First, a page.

In early 2004 I was pregnant with my first child. I had recently switched to insulin therapy since the pills I had been on for years were not FDA-approved for pregnancy. So, I was learning to count carbohydrates, manage multiple daily insulin injections, and minimize the effect of fluctuating hormones on blood sugar. I was excited about the eventual baby, but felt acutely overwhelmed and isolated by diabetes. I pined for someone who understood what I was experiencing.
I searched online and found a diabetes message forum run by the Joslin Diabetes Center. I drafted a short post describing my situation and asked if anyone could relate. When I logged on later that day I found FIVE friendly, supportive responses. One that I found especially encouraging was signed "Type 1 Mom of two grown sons, 20 & 23."
Years later I came across Kerri Morrone Sparling's highly relatable blog Six Until Me, and was again inspired by (wait for it...) a person with diabetes talking about what it's like to have diabetes. When I had trouble finding blogs specific to MODY (my form of diabetes), I realized I should start a blog of my own and contribute something to the conversations!
To learn why other people blog about diabetes, click here.
I've never been much of a runner. So I downloaded a running app and started training the next day. I registered for a local race (Denver’s Adelante! 5k). Then I recruited a few pals to run with me once a week. The other days I ran on my own. In time, I began to look forward to the trainings as a way to spend time with people I don’t see often enough or to just zone out and listen to music.
With 7 weeks of training under my belt, I was feeling reasonably prepared on the day of the race. I ate an apple, drank some water, and stashed a juice box in my jacket pocket, just in case. My family came with me to cheer me on (it being Mothers’ Day, what choice had they?). I ran most of the way. And since I wasn’t running for any particular time, I was happy to complete the course in 36:12.
The numbers I care more about are the ones on my meter. And I was less happy with those yesterday. Given that I’d been testing and adjusting for weeks to determine a sensible strategy for the run, I was vexed by my body's response. Here’s what the day looked like in diabetes terms:
Eat apple (skip bolus)
Preventively, to avoid mid-race low.
Decrease basal rate by 20%
Run (mostly) for 36 min.
Check site (it’s fine).
Bolus 2.5 units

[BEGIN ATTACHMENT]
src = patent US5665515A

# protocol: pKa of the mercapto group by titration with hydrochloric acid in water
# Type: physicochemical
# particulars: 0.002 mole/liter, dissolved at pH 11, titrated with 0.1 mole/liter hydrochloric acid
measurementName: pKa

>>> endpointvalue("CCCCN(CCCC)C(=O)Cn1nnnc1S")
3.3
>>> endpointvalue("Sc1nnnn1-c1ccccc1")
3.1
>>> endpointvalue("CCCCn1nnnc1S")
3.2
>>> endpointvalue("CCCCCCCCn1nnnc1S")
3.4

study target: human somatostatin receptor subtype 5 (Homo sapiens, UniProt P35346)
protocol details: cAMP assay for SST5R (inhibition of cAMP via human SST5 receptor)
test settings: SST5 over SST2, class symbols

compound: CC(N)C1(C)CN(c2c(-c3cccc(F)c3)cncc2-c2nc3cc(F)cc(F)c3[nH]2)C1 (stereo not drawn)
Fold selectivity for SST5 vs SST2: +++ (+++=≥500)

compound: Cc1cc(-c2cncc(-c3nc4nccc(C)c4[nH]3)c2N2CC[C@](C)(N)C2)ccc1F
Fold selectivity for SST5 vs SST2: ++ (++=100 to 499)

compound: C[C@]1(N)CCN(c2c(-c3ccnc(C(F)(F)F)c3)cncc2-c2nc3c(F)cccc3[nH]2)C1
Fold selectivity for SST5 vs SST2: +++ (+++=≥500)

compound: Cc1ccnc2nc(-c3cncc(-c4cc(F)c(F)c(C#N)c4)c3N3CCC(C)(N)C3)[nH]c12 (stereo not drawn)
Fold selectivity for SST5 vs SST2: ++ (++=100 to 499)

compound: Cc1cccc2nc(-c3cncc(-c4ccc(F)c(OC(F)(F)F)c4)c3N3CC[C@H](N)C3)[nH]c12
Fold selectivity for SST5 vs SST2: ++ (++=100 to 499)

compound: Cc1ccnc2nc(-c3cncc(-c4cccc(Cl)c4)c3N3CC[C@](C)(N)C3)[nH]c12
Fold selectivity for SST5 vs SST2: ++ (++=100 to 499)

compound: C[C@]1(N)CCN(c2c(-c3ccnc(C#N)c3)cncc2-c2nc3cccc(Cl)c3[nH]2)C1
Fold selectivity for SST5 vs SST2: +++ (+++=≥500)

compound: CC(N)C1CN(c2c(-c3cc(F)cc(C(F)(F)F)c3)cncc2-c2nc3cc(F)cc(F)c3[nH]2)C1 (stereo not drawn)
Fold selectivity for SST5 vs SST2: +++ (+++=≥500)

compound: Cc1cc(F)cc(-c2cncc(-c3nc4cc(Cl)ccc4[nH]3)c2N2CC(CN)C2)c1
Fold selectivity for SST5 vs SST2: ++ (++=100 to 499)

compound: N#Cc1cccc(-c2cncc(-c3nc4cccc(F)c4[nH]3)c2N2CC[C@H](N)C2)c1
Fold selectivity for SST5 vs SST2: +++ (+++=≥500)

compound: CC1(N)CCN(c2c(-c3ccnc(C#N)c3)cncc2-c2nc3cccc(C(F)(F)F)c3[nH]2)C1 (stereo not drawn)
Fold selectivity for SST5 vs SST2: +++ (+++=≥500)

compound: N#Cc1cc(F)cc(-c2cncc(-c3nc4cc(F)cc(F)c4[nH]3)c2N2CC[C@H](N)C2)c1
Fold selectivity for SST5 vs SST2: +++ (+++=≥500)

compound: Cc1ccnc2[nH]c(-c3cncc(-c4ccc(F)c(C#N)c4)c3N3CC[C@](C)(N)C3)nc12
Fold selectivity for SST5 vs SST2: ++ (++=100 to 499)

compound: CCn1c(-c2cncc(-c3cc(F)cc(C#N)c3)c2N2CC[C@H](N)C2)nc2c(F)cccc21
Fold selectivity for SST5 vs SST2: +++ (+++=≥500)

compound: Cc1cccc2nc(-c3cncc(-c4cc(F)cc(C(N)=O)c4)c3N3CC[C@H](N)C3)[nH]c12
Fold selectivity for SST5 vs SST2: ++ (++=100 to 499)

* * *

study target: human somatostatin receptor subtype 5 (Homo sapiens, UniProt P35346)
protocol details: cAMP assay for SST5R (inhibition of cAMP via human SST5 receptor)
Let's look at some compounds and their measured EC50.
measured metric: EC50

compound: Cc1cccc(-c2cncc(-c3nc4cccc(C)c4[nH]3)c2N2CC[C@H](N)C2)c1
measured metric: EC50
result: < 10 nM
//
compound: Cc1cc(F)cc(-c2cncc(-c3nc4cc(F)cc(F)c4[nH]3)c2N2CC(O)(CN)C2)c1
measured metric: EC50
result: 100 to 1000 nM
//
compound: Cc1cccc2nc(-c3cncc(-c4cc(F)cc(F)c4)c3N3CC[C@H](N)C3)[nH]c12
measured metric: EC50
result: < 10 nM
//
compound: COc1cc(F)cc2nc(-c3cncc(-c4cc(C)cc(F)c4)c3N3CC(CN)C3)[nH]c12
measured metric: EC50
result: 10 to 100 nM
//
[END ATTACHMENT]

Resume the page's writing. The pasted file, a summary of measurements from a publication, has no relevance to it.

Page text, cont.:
Hope that’s not too aggressive.
Ponder test strip inaccuracy.
Verify recent changes to pump settings.
Second-guess skipping the apple bolus.
Second-guess the 20% basal decrease.
Bolus 1 more unit.
Spot a few air bubbles in line.
Open new vial of insulin.
It’s time anyway.
Continue to bolus against a stubborn high for most of the day.
It’s difficult to convey how damn squirrely diabetes is to people who don’t live with it every day. The best-laid plans often deliver uncertain results. It can be super frustrating. And yet, diabetes didn’t spoil yesterday; my first 5k was rewarding and fun.
This post was written for Diabetes Blog Week.
The prompt (suggested by Kim of Texting my Pancreas): Change the World.
By all accounts, participatory medicine is a growing movement. And The Pew Internet and American Life Project, which studies such trends, reports that people with chronic conditions (e.g., diabetes) are more likely than our peers to consume and share health information. The Diabetes Online Community (DOC) doesn’t replace my professional care, but I increasingly rely on its vast network of diabetes patient-experts for general support and practical advice.
Pasta doesn’t do my blood sugar any favors, so I don’t eat a lot of it. At roughly 55g of carbohydrate per serving, I’d rather eat this:
or a generous slice of this:
But the rest of my family loves pasta, so I was happy when a friend turned me onto Dreamfields pasta. It tastes exactly like regular boxed pasta, but contains only 5g of “digestible carbohydrates.” It's a pretty amazing feeling to eat a bowl of pasta, dose for only 5-10g of carbs, do a post-meal BS check and find that I am perfectly in range.